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Democrats, Republicans Face Task of Unifying Parties


Democratic U.S. presidential candidate Hillary Clinton greets supporters during her California primary night rally held in the Brooklyn borough of New York, June 7, 2016.

Democratic U.S. presidential candidate Hillary Clinton greets supporters during her California primary night rally held in the Brooklyn borough of New York, June 7, 2016.

Supporters of Hillary Clinton and Donald Trump, who affirmed their positions Tuesday as the presumptive nominees in the U.S. presidential election, must now get to work unifying their parties' divisions.

Clinton supporter Maxine Waters, a Democratic member of Congress, attended a campaign event in California, one of six states to hold presidential preference contests Tuesday. “Hillary Clinton started tonight to unify,” she said, noting Clinton's praise of Sanders' success in attracting young voters to his campaign.

Waters said it is time to start discussing joint areas of concerns in the party election platform, such as education, and that Clinton supporters need “to reach out to our many friends who are on the other side.”

Vietnamese-American Trung Ta, a Democratic Party activist and Clinton supporter, said the party rallied behind Barack Obama in 2008 after hard-fought primaries, and can do it again.

Grace Barrios, a Philippine-American supporter of Clinton, said Republican Trump will be the catalyst to unify Democrats.

Grace Barrios and her daughter, taken at Clinton Watch Party, Los Angeles.

Grace Barrios and her daughter, taken at Clinton Watch Party, Los Angeles.

That unity has not come yet. In Santa Monica, California, Sanders vowed take his fight to Washington, D.C., which will hold its primary June 14, and to the nominating convention in Philadelphia. “The struggle continues,” he said.

Supporters gather to see U.S. Democratic presidential candidate Bernie Sanders speak during a election night rally in Santa Monica, California, June 7, 2016.

Supporters gather to see U.S. Democratic presidential candidate Bernie Sanders speak during a election night rally in Santa Monica, California, June 7, 2016.

A polarizing candidate

Republicans face the challenge of unifying their party behind a nominee who remains polarizing, despite the fact that his opponents are out of the race. In Whittier, California, local Republican official Sylvia Southerland said rank-and-file members are gradually rallying, and that former Democrats and independent voters have been coming to the campaign office to change their registration to Republican.

Republican watch party, Whittier.

Republican watch party, Whittier.

This small city near Los Angeles has deep ties to the party. Former U.S. President Richard Nixon got his start in Whittier as a young lawyer, but today, the city has a majority Latino population, which tends to vote Democrat.

Mexican-American Oscar Llamas, a new Republican, is one of the exceptions. “I was always told that I was a Democrat and for that reason, I've always voted Democrat,” he said, but he drawn by Trump's promise to “make America great again” and the party's message of self-sufficiency.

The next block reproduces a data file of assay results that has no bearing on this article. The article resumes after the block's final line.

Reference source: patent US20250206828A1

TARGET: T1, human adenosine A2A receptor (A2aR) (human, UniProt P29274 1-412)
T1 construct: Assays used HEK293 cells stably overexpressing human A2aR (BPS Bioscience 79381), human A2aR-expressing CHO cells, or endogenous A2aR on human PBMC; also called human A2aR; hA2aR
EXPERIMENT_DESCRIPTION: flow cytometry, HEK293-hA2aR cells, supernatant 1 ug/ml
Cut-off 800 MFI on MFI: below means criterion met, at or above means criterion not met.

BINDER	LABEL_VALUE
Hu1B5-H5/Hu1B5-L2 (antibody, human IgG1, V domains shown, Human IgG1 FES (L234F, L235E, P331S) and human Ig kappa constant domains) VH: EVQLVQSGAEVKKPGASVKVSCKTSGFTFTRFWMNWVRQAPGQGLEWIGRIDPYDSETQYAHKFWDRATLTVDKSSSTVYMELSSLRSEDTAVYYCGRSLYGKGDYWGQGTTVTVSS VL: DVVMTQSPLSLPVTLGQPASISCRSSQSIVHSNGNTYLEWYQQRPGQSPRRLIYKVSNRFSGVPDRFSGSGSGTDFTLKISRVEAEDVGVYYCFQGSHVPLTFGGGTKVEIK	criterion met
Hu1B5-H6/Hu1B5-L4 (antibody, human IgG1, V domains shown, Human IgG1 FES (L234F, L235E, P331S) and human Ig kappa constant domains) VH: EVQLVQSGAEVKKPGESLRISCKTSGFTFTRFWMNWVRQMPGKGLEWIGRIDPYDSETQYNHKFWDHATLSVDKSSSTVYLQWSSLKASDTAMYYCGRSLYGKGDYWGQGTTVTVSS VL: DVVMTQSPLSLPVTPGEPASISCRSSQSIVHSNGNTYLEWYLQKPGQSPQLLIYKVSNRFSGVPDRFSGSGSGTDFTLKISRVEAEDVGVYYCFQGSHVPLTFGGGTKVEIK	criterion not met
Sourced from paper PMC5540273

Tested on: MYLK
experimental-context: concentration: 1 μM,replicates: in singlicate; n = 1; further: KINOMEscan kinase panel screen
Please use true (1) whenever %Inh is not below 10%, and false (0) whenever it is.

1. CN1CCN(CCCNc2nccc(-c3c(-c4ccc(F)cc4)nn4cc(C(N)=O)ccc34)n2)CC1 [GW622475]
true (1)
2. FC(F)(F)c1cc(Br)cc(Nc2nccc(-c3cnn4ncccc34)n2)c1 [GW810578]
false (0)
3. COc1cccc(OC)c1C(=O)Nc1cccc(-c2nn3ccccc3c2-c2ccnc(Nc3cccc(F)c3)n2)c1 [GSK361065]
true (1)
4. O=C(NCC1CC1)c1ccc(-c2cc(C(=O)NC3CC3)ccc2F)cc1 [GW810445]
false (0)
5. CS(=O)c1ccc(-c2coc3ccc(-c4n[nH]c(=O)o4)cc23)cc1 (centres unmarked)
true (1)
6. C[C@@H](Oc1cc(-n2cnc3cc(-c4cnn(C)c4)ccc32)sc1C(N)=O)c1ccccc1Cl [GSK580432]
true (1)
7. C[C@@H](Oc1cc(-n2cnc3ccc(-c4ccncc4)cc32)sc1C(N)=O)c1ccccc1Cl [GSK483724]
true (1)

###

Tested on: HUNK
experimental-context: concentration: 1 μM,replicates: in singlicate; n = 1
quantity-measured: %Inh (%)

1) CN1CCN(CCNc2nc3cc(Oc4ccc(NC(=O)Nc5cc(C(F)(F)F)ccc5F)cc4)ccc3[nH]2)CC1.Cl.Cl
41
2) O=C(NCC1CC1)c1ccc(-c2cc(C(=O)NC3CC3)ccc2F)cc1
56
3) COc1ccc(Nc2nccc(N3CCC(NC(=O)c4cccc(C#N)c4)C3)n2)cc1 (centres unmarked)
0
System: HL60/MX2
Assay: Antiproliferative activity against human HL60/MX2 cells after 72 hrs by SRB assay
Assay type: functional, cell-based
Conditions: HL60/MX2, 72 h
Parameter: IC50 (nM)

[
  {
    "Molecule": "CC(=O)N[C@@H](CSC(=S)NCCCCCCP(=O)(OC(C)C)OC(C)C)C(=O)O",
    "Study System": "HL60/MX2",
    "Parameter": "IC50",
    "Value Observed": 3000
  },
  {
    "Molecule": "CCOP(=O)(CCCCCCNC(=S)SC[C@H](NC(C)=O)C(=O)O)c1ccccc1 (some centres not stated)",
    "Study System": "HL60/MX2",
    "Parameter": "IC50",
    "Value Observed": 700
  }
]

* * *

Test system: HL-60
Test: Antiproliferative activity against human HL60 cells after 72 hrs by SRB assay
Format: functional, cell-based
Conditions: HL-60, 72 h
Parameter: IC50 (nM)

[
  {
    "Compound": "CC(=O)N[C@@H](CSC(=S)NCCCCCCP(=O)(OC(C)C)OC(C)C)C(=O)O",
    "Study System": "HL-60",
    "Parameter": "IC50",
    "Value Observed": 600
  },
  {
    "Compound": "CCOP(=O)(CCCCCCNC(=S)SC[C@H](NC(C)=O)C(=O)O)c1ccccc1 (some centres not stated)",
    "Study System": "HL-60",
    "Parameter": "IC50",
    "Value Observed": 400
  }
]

“You learn to be dependent on yourself and not dependent on the government,” he said. Trump's pledge to build a wall along the southern US border does not offend him, nor do the candidate's criticisms of a Mexican American judge who is presiding over a lawsuit against a Trump business interest.

“He's definitely not a racist,” Llamas said, rejecting a criticism of Trump often heard from Latinos, and now from some Republican leaders.

Republican Olga Kirakossian is a reluctant Trump supporter, since “I will not vote for Hillary,” she said. Others see Clinton as a catalyst to motivate Republicans to vote.

Sami Autry, a 14-year-old student and part-time Hollywood actress, is an enthusiastic supporter who has been “knocking on doors” for the candidate, impressed with Trump's performance in the debates. Her mother, Barbara, says dislike of Hillary Clinton will motivate Republicans to vote.

California Assembly candidate Rita Topalian and Whittier City Council Member Fernando Dutra, at Republican watch party in Whittier.

California Assembly candidate Rita Topalian and Whittier City Council Member Fernando Dutra, at Republican watch party in Whittier.

Rita Topalian, a Republican candidate for the California assembly, is not endorsing Trump but wants voters in her district to decide for themselves in the presidential race. She says the election is polarizing, and “we wouldn't even have gotten here if the electorate wasn't fed up on both sides.”

Trump won all six Republican contests Tuesday, in California, New Jersey, New Mexico, Montana, and North and South Dakota. Clinton won four, with Sanders claiming victory in only in North Dakota and Montana.

Millennial voters

Morley Winograd, a one-time Democratic Party official and a political analyst at the University of Southern California, said so-called Millennial voters, who are in their late teens through their early 30s, could make the difference in his election. He says Bernie Sanders has motivated Millennials and that Clinton has captured the minority and women's votes. He says the challenge for Democrats is to reconcile these strands of the party.

Clinton Watch Party, Los Angeles.

Clinton Watch Party, Los Angeles.

He says the goal for Republicans is to expand their voter base beyond those who took part in the party primaries.

Senate Majority Leader Mitch McConnell, a senior statesman of the party, has urged Trump to stop insulting minorities. In New York Trump assured his listeners “I understand the responsibility of carrying the mantle” of Republican nominee, and he added that he would not let them down.

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